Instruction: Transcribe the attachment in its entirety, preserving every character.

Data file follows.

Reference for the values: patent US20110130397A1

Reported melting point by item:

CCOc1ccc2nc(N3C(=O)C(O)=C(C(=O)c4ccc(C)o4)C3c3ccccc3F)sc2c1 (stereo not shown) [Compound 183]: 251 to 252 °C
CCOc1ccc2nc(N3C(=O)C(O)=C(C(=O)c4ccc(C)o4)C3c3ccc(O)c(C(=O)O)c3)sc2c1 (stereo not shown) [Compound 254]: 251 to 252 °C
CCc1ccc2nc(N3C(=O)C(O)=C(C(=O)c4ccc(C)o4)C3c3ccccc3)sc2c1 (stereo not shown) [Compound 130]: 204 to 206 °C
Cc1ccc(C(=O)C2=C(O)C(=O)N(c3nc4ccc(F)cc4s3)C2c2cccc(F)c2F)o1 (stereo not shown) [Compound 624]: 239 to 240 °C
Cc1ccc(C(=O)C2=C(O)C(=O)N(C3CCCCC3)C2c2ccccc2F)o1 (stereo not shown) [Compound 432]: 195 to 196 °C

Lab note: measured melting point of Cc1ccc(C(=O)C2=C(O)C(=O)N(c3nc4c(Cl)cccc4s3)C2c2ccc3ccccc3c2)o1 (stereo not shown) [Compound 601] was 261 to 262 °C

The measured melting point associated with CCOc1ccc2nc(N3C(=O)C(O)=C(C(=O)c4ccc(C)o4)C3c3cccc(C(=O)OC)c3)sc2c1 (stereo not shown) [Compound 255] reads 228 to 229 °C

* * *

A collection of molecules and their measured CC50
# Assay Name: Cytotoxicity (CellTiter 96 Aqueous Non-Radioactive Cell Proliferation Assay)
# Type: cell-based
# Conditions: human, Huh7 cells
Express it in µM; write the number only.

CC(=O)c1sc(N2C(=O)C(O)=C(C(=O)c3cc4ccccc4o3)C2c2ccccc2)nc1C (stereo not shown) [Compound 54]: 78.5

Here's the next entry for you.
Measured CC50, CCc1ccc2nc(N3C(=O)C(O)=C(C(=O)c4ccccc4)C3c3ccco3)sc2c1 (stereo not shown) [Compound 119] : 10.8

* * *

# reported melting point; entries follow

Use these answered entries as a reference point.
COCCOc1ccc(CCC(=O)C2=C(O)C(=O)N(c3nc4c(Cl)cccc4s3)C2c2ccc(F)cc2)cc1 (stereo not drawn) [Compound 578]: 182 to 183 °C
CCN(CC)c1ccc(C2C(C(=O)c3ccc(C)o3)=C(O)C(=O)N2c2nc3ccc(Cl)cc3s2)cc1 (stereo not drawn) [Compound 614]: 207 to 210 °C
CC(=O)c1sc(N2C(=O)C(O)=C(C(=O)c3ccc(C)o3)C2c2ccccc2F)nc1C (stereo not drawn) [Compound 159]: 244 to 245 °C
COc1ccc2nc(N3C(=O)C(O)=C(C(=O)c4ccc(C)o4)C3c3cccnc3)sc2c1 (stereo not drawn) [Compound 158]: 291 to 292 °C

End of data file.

Reference for the values: patent US20110130397A1

Reported melting point by item:

CCOc1ccc2nc(N3C(=O)C(O)=C(C(=O)c4ccc(C)o4)C3c3ccccc3F)sc2c1 (stereo not shown) [Compound 183]: 251 to 252 °C
CCOc1ccc2nc(N3C(=O)C(O)=C(C(=O)c4ccc(C)o4)C3c3ccc(O)c(C(=O)O)c3)sc2c1 (stereo not shown) [Compound 254]: 251 to 252 °C
CCc1ccc2nc(N3C(=O)C(O)=C(C(=O)c4ccc(C)o4)C3c3ccccc3)sc2c1 (stereo not shown) [Compound 130]: 204 to 206 °C
Cc1ccc(C(=O)C2=C(O)C(=O)N(c3nc4ccc(F)cc4s3)C2c2cccc(F)c2F)o1 (stereo not shown) [Compound 624]: 239 to 240 °C
Cc1ccc(C(=O)C2=C(O)C(=O)N(C3CCCCC3)C2c2ccccc2F)o1 (stereo not shown) [Compound 432]: 195 to 196 °C

Lab note: measured melting point of Cc1ccc(C(=O)C2=C(O)C(=O)N(c3nc4c(Cl)cccc4s3)C2c2ccc3ccccc3c2)o1 (stereo not shown) [Compound 601] was 261 to 262 °C

The measured melting point associated with CCOc1ccc2nc(N3C(=O)C(O)=C(C(=O)c4ccc(C)o4)C3c3cccc(C(=O)OC)c3)sc2c1 (stereo not shown) [Compound 255] reads 228 to 229 °C

* * *

A collection of molecules and their measured CC50
# Assay Name: Cytotoxicity (CellTiter 96 Aqueous Non-Radioactive Cell Proliferation Assay)
# Type: cell-based
# Conditions: human, Huh7 cells
Express it in µM; write the number only.

CC(=O)c1sc(N2C(=O)C(O)=C(C(=O)c3cc4ccccc4o3)C2c2ccccc2)nc1C (stereo not shown) [Compound 54]: 78.5

Here's the next entry for you.
Measured CC50, CCc1ccc2nc(N3C(=O)C(O)=C(C(=O)c4ccccc4)C3c3ccco3)sc2c1 (stereo not shown) [Compound 119] : 10.8

* * *

# reported melting point; entries follow

Use these answered entries as a reference point.
COCCOc1ccc(CCC(=O)C2=C(O)C(=O)N(c3nc4c(Cl)cccc4s3)C2c2ccc(F)cc2)cc1 (stereo not drawn) [Compound 578]: 182 to 183 °C
CCN(CC)c1ccc(C2C(C(=O)c3ccc(C)o3)=C(O)C(=O)N2c2nc3ccc(Cl)cc3s2)cc1 (stereo not drawn) [Compound 614]: 207 to 210 °C
CC(=O)c1sc(N2C(=O)C(O)=C(C(=O)c3ccc(C)o3)C2c2ccccc2F)nc1C (stereo not drawn) [Compound 159]: 244 to 245 °C
COc1ccc2nc(N3C(=O)C(O)=C(C(=O)c4ccc(C)o4)C3c3cccnc3)sc2c1 (stereo not drawn) [Compound 158]: 291 to 292 °C